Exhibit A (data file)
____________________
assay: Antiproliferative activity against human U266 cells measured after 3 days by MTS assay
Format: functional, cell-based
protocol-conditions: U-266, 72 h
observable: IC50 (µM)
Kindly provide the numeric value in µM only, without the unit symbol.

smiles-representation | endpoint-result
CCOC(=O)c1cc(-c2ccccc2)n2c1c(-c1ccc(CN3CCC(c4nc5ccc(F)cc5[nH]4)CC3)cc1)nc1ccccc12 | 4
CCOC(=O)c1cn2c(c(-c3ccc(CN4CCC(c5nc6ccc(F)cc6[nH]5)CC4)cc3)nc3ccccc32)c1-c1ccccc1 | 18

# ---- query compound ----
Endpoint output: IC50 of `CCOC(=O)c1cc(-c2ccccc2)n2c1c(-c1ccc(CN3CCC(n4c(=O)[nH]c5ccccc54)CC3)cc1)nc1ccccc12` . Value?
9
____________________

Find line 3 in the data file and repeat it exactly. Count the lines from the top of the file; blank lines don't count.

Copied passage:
protocol-conditions: U-266, 72 h